Interactivity via Whiteboards

When lectures are not delivered face to face but online and synchrously with video conference tools such as Blackboard Collaborate there is a need to encourage student engagement and interactivity within the lecture in an online manner.

To do so I offered frequent opportunities for students to engage with the topic and ideas using electronic whiteboards. Most webconferencing tools offer a whiteboard function. Typically the whiteboard feature allows you to share a whiteboard where you and other participants (if allowed) can annote/write on.

My technique for integrating whiteboards is straightforward but effective:

  1. Firstly I would insert white slides into my lecture PowerPoint with a topic/idea/question in the middle (e.g. Words you associate with ‘utopia’). For a two-hour lecture, I’d usually add 3-5 whiteboards.
  2. Next I would convert my slides to pdf, then upload them to Blackboard Collaborate. Doing this creates an easy flow from one slide to the next. This is preferable to using the in-built whiteboard tool because it allows you to focus on the content and not the technology, thus reducing stress on you, the teacher!
  3. During the lecture I would use the whiteboards as an opportunity to comment on student responses as they were added. Often the interaction became quite lively and even heated, but always respectful (however it is important to set out your rules of whiteboard engagement in your opening lecture).
  4. Once we were done with the whiteboard, I would use my computer’s ‘snapshot’ function to capture the contents of the whiteboard. This can be a useful resource to refer back to in a later lecture or to show to next year’s cohort.

Example Whiteboard

Screenshot of example whiteboard

Click image for full size


My sense (for what it’s worth) is that students really like engaging with whiteboards because it makes online lectures less passive, and encourages them to stay focused on what the teacher is saying.

For example, if we were running short on time, I would occasionally ask students if they would like me to skip through a whiteboard. The usual response in the chat feed would be not to skip it! Also, based on the sheer number of responses on the whiteboards, and the speed with which they filled up, I would suggest that students are enthused and engaged at the opportunity to anonymously share their views on contentious topics.

Evaluation / Student Feedback

Feedback from the 2020-21 Online Unit Surveys supports the assertion that whiteboards encourage interactivity in online lectures. Many students also seem to enjoy this aspect of their lectures. Here are a few quotes from this year’s survey:

‘The teaching is interesting and thought-provoking. In particular, the regular whiteboards help with establishing moral arguments for and against certain topics.’

‘The encouragement to share ideas. Whiteboards on collaborate work really well!!’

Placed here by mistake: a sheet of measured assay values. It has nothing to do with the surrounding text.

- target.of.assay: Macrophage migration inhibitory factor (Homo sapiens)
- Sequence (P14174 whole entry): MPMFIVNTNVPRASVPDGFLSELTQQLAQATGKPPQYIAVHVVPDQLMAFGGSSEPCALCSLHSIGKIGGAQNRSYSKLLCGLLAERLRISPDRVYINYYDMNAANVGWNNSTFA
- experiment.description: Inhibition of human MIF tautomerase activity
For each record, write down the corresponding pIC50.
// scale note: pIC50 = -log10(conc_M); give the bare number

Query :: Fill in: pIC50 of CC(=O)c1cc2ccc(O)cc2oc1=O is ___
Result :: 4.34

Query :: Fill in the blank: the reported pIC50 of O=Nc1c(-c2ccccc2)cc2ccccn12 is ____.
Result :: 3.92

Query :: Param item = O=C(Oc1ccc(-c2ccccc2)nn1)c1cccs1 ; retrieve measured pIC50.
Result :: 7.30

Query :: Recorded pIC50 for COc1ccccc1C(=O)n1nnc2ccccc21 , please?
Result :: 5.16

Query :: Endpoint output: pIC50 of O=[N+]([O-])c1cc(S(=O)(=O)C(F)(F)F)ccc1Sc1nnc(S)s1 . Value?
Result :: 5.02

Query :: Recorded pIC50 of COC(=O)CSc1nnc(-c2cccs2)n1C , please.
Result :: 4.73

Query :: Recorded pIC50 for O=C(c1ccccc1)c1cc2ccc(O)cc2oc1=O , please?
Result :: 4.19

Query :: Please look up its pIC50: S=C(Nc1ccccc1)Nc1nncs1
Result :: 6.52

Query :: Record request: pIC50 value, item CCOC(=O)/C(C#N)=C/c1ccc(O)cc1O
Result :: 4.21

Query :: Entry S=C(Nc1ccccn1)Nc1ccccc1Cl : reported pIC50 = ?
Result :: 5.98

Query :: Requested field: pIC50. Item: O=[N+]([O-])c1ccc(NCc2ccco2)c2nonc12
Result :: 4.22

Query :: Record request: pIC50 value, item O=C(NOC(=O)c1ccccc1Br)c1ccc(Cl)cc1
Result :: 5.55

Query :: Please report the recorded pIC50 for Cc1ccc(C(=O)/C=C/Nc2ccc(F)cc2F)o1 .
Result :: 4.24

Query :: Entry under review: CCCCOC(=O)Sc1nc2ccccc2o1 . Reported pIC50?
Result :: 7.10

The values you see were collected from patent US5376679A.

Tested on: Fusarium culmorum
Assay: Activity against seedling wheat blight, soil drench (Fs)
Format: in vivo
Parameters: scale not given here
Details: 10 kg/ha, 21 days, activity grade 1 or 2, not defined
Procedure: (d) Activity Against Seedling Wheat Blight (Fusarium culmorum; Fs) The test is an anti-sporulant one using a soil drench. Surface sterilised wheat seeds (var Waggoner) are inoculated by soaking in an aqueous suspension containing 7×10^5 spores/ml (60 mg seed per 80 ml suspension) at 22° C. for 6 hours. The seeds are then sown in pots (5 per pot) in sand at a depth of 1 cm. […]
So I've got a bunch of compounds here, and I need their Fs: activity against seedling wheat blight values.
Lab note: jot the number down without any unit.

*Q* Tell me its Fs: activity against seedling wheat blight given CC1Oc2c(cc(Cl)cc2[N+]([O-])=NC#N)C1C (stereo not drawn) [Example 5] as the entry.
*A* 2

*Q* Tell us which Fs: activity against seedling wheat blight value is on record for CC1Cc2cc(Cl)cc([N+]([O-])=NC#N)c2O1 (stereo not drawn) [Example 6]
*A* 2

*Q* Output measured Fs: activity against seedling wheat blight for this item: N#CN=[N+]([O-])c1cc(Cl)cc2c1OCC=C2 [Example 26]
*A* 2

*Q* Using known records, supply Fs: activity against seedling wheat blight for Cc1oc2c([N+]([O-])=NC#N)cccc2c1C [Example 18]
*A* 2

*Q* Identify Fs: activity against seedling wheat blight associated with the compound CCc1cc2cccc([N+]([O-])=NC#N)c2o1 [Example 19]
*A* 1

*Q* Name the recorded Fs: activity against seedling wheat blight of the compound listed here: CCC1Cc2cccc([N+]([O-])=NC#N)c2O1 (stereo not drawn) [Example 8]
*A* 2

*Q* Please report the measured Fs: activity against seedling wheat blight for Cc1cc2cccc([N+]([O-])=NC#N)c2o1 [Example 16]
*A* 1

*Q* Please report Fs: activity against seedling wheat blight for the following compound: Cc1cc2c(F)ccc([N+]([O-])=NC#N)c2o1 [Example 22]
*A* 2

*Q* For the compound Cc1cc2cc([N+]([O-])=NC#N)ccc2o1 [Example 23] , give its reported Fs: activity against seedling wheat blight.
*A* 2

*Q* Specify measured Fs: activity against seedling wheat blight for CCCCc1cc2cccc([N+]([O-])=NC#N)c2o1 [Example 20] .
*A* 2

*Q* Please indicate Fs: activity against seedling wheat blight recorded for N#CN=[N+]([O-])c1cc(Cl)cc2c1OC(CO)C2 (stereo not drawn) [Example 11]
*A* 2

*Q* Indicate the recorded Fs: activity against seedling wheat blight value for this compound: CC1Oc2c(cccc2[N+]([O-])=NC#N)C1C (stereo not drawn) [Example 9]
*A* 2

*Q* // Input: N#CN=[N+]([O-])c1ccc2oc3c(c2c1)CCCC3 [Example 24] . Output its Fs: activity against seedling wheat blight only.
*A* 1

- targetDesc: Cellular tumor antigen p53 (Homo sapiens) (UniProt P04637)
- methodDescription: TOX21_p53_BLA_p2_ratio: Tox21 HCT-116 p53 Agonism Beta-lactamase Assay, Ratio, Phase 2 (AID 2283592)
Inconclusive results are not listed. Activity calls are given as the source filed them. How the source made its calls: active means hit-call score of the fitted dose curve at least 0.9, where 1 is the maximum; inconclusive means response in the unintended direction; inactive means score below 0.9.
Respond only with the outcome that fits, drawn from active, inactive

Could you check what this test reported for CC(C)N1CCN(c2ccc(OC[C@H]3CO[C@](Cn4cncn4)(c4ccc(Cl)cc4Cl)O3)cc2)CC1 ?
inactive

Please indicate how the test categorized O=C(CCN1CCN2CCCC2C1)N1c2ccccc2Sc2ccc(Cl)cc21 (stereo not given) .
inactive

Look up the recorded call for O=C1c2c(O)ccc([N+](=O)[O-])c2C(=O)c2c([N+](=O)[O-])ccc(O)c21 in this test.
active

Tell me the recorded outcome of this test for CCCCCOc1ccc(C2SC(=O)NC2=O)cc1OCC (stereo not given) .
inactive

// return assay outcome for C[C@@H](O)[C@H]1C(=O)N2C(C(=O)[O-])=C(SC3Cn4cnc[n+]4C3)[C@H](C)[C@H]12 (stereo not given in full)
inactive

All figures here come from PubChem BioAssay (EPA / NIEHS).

‘His [Ross’s] use of whiteboards has been invaluable in sharing and discussing ideas and initiates conversation well.

‘I think Ross has definitely been the best lecturer for online learning this year. He was really committed to ensuring that the experience of students during a lecture was as similar to pre-pandemic as possible. The polls and whiteboards were great fun and very engaging!’

‘The whiteboard feature was fun, interactive and useful to break up the monotony of 2 hour long lectures.’

‘[I valued] the participatory nature of the lectures especially with the whiteboards.’

‘Whiteboards allowed for engagement and to share ideas with other students’

‘[I valued] using the whiteboard feature on blackboard collaborate. It increased the interactive nature of the lecture and made it more interesting’

‘His [Ross’s] use of whiteboards on Blackboard Collaborate and the way in which he would ask us students to come up with our own summaries really ‘forced’ our brains to engage with the lecture, rather than just sit there passively. Ross is an extremely encouraging and enthusiastic teacher who makes me want to try and do my very best.’

  • Encourages engagement and focus: whiteboards make lectures less passive and more interactive. Also, by not releasing whiteboards in pre-lecture slides, students would not know in advance when a whiteboard was coming up. This helps maintain an element of surprise, which hopefully encourages engagement as students anticipate the next whiteboard.
  • Adds value to live attendance: expecting whiteboards every week gave students a key reason to come along to the live sessions.
  • Enhancing student experience: by encouraging plenty of live interaction we were able to deliver a more ‘normal’, i.e. pre-pandemic, experience for students jolted by the move to online lectures.
  • Anonymity: providing you set out ground rules of engagement early on, the anonymity of whiteboard interaction can provide a great opportunity for students to share their genuine views on things. This is particularly beneficial for more socially anxious or introverted students.
Top Tips

If you’ve never used whiteboards before, start small, with a single concept/idea in the centre of the board (e.g. Nature); encourage students to share words they associate with it; comment on a few responses and then thank students for their engagement. If it goes well, start experimenting with different whiteboard formats – the sky’s the limit!


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School: School of Environment Education and Development

Discipline: Geography

Academic: Ross Jones

Course: GEOG21432 Moral Geographies

Cohort Size: 100

Themes: Active Learning, Student engagement

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